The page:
These guidelines are intended to serve as a reference and means of standardizing the code style of the Guacamole codebase. Not all developers or contributors will agree with these guidelines, but this is beside the point. Above all, these guidelines ensure Guacamole code is readable and maintainable. The key to achieving this is consistency. The Google style guidelines perhaps describe this need best:


If you’re editing code, take a few minutes to look at the code around you and determine its style. If they use spaces around all their arithmetic operators, you should too. If their comments have little boxes of hash marks around them, make your comments have little boxes of hash marks around them too.

The point of having style guidelines is to have a common vocabulary of coding so people can concentrate on what you’re saying rather than on how you’re saying it. We present global style rules here so people know the vocabulary, but local style is also important. If code you add to a file looks drastically different from the existing code around it, it throws readers out of their rhythm when they go to read it. Avoid this.

If you are a developer on the Guacamole project, or intend to contribute code to the Guacamole project, you absolutely must follow these guidelines; to do otherwise would be detrimental to the project and the collaborative effort it represents.

We won’t attempt to argue against other styles here - to do so is pointless, as all styles have merit. This is simply the style we prefer, for our own reasons.

Rule of Thumb

When in doubt, follow the style around you. If you see that the code uses a 4-space indent and no tabs, then obviously you should not use tabs. If you see the code uses variables_named_like_this, then your code should not suddenly start namingThingsLikeThis.

That said, these style guidelines are intended to be adopted going forward. We develop according to these guidelines, but definitely may not have done so in the ancient past.

General Style

  1. Use 4-space indents and no tabs.
  2. Comment everything semantically and liberally, use blank lines to separate logical blocks. Yes, HTML should be commented, too.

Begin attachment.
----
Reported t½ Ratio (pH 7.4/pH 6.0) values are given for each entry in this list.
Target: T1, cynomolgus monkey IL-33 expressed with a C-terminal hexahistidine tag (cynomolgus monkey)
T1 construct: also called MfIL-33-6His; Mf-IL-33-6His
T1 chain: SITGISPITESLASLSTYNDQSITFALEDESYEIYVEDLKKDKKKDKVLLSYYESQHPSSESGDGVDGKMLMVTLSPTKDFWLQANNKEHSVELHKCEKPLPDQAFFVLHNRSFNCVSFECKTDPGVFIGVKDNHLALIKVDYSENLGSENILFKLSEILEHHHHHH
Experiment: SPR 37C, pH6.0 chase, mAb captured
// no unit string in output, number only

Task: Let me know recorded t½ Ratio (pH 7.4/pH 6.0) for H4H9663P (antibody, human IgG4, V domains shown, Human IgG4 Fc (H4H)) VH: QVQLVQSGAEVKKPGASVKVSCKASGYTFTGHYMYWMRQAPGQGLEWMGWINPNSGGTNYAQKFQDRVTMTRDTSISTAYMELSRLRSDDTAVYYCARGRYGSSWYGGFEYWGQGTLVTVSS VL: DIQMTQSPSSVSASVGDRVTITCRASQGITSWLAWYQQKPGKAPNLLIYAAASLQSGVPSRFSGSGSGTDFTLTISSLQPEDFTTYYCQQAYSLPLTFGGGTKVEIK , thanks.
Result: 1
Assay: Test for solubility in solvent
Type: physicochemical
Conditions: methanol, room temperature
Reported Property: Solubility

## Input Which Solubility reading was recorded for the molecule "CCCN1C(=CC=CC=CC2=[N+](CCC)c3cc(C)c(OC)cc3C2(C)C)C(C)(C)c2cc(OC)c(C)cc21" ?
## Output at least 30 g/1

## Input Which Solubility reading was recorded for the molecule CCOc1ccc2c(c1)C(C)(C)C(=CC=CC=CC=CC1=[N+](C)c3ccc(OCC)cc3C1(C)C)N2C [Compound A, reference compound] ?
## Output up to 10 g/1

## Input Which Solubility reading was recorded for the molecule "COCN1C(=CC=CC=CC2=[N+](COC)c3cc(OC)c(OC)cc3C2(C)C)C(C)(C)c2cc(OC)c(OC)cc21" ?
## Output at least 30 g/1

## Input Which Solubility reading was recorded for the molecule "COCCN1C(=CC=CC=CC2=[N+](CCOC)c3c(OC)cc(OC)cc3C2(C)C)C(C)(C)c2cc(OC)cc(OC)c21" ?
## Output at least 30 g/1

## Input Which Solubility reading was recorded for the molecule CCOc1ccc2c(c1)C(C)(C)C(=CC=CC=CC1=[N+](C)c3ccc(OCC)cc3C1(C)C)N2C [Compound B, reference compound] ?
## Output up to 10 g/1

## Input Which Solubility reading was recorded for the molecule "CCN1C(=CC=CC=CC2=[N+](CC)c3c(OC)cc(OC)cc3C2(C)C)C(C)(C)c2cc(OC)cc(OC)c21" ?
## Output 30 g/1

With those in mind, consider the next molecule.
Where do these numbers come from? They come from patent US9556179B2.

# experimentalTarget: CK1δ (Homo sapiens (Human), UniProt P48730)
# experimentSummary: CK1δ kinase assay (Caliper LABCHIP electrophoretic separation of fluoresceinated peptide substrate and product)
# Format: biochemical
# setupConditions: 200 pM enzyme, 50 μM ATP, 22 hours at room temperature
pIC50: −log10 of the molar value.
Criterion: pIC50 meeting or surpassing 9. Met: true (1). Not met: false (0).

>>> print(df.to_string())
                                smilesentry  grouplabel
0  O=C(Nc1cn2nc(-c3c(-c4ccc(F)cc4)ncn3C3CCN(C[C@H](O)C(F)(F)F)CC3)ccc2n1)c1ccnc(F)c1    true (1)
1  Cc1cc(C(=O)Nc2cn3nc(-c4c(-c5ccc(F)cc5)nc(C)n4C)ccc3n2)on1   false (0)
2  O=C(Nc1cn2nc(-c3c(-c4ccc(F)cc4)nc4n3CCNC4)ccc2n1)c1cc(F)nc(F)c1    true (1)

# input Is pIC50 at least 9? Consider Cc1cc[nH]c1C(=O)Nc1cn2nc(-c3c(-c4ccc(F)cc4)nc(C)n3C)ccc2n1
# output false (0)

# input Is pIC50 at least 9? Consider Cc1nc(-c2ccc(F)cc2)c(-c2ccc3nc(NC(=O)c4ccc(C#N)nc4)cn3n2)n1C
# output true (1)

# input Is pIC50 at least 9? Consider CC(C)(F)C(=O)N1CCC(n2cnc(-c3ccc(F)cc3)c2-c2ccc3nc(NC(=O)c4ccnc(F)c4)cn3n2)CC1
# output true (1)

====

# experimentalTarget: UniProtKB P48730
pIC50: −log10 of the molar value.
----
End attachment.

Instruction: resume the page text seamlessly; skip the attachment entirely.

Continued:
3. Wrap lines to 80 columns when doing so does not decrease readability.

Comments and Documentation

  1. All functions, all parameters, all return values, all structures, and all members must be documented with JavaDoc/Doxygen, wrapping lines as necessary to fit the 80 column maximum:

      * High-level function description. Implementation details if
      * appropriate (it's usually not).
      * @param var1
      *     Description of what var1 is.
      * @param var2
      *     Description of what var2 is, though this description is
      *     particularly long to demonstrate how lines should be wrapped and
      *     indented.
      * @return
      *     Description of return value.
      int fun(int var1, int var2);
  2. Do not use the @author tag (or similar). The authors of various parts of the codebase should be tracked by git, not by the code itself.
  3. There must be no undocumented behavior of functions.
  4. If changes you are making will make parts of the existing manual incorrect, you are not expected to update the manual yourself, but please let us know so we correct it.
  5. For C code, local functions should be static and documented locally. Functions, types, etc. which are not local should be declared in an appropriate header file, and documented within the header file.


  1. Avoid braces when unnecessary (single statement if’s, for example) unless it significantly increases readability. There is no hard rule here - use your own best judgment.
  2. Do not cuddle the else, etc.

     /* Do this */
     if (thing) {
     else {
     /* Not this */
     if (thing) {
     } else {

    The only exception here is do/while:

     do {
     } while (thing);


  1. Variables, functions, and datatypes in C should use the standard C convention of words_separated_by_underscores. Functions must have an appropriate namespace.
  2. Variables and functions in Java and JavaScript should use headlessCamelCase. Classes in Java and JavaScript should use CamelCase.
  3. Constants and enums (or variables which are intended to be constant) in all languages should use UPPERCASE_WORDS_SEPARATED_BY_UNDERSCORES.
  4. Prefer 'single quotes' over "double quotes" for strings in JavaScript.

Error Handling

  1. Exceptions within Java and return types of function calls in C which can fail may not be ignored, unless the failure (A) has no effect on the running of the program and (B) would not be useful even if logged at the debug level.
  2. If an exception should be logged, log it at an appropriate log level. Additionally, log the exception itself at the debug level such that a stack trace is included when debug-level logging is enabled. Do not pollute non-debug log levels with stack traces!

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